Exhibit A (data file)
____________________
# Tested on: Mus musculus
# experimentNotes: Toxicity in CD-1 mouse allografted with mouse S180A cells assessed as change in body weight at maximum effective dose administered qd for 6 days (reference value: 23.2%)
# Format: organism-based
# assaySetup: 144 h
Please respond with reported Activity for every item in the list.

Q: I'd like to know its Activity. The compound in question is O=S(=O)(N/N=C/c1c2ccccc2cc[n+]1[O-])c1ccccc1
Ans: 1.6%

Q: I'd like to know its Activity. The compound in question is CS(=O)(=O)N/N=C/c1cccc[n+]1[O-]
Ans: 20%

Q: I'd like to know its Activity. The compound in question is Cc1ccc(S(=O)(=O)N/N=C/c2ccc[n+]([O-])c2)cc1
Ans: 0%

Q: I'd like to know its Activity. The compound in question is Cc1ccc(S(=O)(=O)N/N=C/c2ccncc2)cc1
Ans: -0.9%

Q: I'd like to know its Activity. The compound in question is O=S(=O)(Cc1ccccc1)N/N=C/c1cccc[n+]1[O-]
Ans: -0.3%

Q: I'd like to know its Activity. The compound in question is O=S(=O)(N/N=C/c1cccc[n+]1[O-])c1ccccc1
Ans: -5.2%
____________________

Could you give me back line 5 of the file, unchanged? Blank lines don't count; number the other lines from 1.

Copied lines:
Please respond with reported Activity for every item in the list.